Some of these ideas have been touched upon here and there, but I think there are some back-of-the-mind assumptions about big farming that are incorrect.
The cryptocurrency space is so used to Bitcoin as the only real-world example we have to gauge against that I think some reflexive thinking gets put in that we should consider.
I’ll hope that @dyamanaka will figure out how to do some number crunching to see if my thoughts bear out.
I’ll start with my conclusion: There no real danger of big farming, at least not on the level we think of when we consider the massive resources of Rackspace, Google, Amazon, etc., entering in as farmers and eclipsing small farmers from getting appreciable safecoin. Further, it is doubtful if it will be profitable for any farmer operation to operate as a dedicated business model on any sizable scale.
My reasoning: The design of the SAFE Network is such that it favors already-owned and operated, consumer-level devices in terms of economy, because these are resources that people will already be owning and using, whether they participate in the SAFE Network or not. For an individual to join and dedicate resources to the network incurs a very, very low marginal cost to be offset by any safecoin earned. So the safecoin profit-bar is very low.
Just that level of contribution to the network, when scaled to even just 100k users is a huge amount of resource. I don’t know what it would take for a server farm to match, but it is considerable. (This is one place where @dyamanaka’s analysis might help.)
The next step up is the “gentleman (or -woman ) farmer”. This is someone who has some spare bandwidth and perhaps gets a raspberry pi or some such, or presses a couple of old but efficient netbooks into service. Or someone who has a pretty powerful machine and runs multiple vaults on it. These are people who can probably even afford and be willing to run at a bit of a loss in terms of current exchange rate for safecoin, because they really just want to participate and/or think whatever extra safecoin they make will be worth more as time goes on. The marginal cost here is still quite low, the profitability is not critical, and it’s a very flexible model, where the individual can adjust the setup easily according to their results, desires, abilities, etc. This class should give the network a huge extra boost in resource availability, again, very decentralized and under the momentary control of contribution.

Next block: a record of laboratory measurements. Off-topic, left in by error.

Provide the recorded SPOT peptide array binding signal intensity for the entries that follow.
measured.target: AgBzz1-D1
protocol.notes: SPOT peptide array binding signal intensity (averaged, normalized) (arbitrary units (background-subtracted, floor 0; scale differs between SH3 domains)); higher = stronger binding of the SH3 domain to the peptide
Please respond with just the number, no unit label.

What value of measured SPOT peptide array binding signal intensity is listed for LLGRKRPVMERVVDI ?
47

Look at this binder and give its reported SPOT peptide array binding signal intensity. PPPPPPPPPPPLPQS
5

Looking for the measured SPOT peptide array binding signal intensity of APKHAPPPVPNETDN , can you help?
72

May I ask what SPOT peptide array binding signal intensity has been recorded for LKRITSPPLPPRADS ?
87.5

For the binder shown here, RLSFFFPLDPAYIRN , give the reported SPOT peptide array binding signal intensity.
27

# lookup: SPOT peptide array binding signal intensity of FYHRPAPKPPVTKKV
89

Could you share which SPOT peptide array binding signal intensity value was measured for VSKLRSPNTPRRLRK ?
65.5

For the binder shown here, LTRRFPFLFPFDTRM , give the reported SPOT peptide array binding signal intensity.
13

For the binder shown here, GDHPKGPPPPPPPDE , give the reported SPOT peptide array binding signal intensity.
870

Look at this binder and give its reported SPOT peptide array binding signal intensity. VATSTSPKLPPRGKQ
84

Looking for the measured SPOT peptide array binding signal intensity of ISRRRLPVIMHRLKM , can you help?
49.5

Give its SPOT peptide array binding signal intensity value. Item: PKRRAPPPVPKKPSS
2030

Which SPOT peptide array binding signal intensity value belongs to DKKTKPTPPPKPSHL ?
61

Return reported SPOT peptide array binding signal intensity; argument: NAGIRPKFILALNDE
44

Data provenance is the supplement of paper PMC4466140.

Then we go beyond that we get into a completely different situation: that of the commercial farmer. Per the design as I understand it, there will be a decreasing utility for vaults above a certain size, so efficiencies of scale are minimized. There may be some earning advantage in having high bandwidth capabilities, speed of processing, etc., but it is doubtful if this will be a huge factor. Such an operation would undoubtedly earn a lot of safecoin, especially early on (when is would represent a higher percentage of network capacity), but let’s look at the downsides.
A commercial operation of any scale would require capital outlay, up front, either in terms of out-of-pocket or borrowed funds. This becomes a big speculation with much more limited ability to shift behavior (and thus expense) by turning equipment off and on based upon profitability.
While individuals will likely soon bypass conversion to other currencies and start spending safecoins amongst each other directly, commercial operations will have to depend on exchanging their safecoins for other means of paying the bills (at least till safecoin becomes accepted more universally). This will expose the enterprise to volatility risks, which also make such a venture less appealing.
Such commercial farming, if profitable at first and thus expanded or adopted by other competing ventures, would force a glut of capacity on the network which would force the farming rate quite low, again making it unprofitable and forcing such commercial farmers out of business because of unprofitability. Individuals and small, excess-capacity farmers would not find the lower farming rate especially challenging because their marginal cost is near insignificant and earning some safecoin would most likely be sufficient to cover their expenses and moderate use of the network. Also, individual and gentleperson farmers can painlessly withdraw from or enter into farming on the network as they are not carrying debt burden, additional rent, utilities, etc.
There is one other case to be considered: The commercial Farmer who is also a commercial End User. This would be something like a major insurance provider putting all their accounting records on the SAFE Network because it was the most secure, and running the necessary equipment to offset the expense, and perhaps earn a bit of bonus safecoin in the bargain. This is not a problem because it is a balanced, sensible use situation.
In examining this, it becomes really apparent that the incentives are directed to balancing the network in a sweet spot of resource-vs-use to minimize perverse incentives which inevitably crop up in hierarchical currency systems.
Not sure what this all means in terms of being a governor against speculative price fluctuations of safecoin, but think it bodes well. I don’t have any idea what the upper limits on safecoin are, but I think these factors will prevent the huge bubble/burst swings we’ve seen in Bitcoin.